Nitrogen Narcosis, a word we hear constantly in the conversations of divers. It seems to be the source of many funny underwater stories and others not so fun. Like many of the things in diving, there are as many theories as there are divers in the world. But, what exactly is Nitrogen Narcosis? How does it affect us? Is it dangerous?
What is Nitrogen Narcosis?
Nitrogen Narcosis is a phenomenon linked to increased pressure. It is defined as: “a reversible alteration of the state of consciousness of an individual in deep diving with compressed air”. Sounds a bit confusing, right?
Nitrogen Narcosis is somehow like being tipsy but underwater. Comparing to alcohol, being drunk can be funny or extremely dangerous. We all have friends who turn very funny when they drink and others who react in a negative way. In turn, a diver can be very funny underwater or can pose a great danger to himself and others.
The reason why the Narcosis occurs is still a subject of discussion among scientists. The most accepted theory is that communication between the neurons in our brain, which is based on nitrogen bridges, is disturbed. As you know, while diving we accumulate Nitrogen in our body. One of the places where Nitrogen accumulates are the mentioned communication bridges, which increases the distance between the neurons. The longer the distance, the more time they need to communicate.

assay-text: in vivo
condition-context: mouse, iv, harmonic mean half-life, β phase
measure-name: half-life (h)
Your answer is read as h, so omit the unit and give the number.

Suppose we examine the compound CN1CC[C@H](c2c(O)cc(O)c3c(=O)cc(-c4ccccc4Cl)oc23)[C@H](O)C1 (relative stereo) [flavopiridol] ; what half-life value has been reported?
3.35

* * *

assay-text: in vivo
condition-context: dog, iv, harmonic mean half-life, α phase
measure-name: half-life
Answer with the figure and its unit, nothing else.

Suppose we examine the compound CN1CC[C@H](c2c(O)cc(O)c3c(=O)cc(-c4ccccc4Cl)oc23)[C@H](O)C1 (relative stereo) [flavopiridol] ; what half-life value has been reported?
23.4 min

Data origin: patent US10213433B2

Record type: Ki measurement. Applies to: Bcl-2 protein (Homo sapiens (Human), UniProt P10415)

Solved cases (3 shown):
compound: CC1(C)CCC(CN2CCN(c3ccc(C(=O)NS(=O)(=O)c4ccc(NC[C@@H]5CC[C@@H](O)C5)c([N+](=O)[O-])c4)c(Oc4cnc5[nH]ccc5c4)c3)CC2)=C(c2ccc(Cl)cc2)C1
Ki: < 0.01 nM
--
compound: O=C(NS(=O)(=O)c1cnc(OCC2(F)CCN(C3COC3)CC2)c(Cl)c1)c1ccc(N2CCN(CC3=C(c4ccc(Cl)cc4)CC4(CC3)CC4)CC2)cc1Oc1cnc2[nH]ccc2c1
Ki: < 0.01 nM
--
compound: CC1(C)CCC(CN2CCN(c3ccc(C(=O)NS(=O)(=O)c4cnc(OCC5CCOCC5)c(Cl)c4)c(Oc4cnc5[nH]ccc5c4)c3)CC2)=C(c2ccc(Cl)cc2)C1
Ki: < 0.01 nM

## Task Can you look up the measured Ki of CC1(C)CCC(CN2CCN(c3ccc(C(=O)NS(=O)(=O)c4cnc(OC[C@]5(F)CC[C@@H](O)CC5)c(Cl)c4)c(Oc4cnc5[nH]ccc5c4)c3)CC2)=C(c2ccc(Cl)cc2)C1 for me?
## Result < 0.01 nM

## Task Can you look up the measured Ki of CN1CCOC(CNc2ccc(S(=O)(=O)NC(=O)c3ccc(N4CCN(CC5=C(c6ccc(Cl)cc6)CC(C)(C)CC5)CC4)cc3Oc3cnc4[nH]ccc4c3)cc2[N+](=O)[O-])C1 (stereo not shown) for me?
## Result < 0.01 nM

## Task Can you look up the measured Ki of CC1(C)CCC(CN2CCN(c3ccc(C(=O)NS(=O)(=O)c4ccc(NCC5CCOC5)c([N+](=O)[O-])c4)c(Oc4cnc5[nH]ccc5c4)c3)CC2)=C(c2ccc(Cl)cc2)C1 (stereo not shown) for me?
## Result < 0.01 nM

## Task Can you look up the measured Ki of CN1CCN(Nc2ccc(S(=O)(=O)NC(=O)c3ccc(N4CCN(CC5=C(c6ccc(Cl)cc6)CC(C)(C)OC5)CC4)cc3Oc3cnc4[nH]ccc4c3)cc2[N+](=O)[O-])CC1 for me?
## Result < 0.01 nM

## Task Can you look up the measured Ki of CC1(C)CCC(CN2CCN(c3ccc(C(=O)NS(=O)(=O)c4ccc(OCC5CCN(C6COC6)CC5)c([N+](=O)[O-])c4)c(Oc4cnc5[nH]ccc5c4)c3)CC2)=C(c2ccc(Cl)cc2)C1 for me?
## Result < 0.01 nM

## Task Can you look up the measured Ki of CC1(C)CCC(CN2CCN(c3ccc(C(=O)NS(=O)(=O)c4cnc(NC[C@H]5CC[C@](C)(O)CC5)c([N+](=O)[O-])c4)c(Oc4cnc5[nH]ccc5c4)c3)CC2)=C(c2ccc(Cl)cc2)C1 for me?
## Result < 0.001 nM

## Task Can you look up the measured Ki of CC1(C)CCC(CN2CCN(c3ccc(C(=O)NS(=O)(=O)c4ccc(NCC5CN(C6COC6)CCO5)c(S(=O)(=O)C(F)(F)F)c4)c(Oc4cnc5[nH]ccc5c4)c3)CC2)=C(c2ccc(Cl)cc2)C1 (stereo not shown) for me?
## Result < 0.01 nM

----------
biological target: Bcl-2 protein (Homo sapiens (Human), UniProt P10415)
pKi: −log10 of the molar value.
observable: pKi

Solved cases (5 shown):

Communication between the neurons in our brain is based on nitrogen bridges.While diving Nitrogen accumulates in the communication bridges, which increases the distance between the neurons. The longer the distance, the more time they need to communicate.
Nitrogen Narcosis Begins At Shallow Depths
Most of the divers are very happy after a dive. We simply associate it with the excitement of exploring the underwater world. There exist countless reasons why divers love spending their time below the surface. But there may be one more reason to explain that post-immersion emotion, Narcosis.
Narcosis is generally associated with a phenomenon related to depth, at 30m (100ft). Many divers are not aware that the symptoms of Nitrogen Narcosis appear in shallow depths, at 2m (6ft). Although is true that the symptoms are not important until reaching the 30 metres (100ft), practically we are under the effects of Nitrogen Narcosis during the whole dive. The symptoms at shallow waters are little deterioration of reasoning and light euphoria. For an experienced diver these symptoms are barely noticeable. But they should be considered very seriously when diving with novice divers or with students. This could explain some difficulties in the apprenticeship and some typical attitudes of novice divers.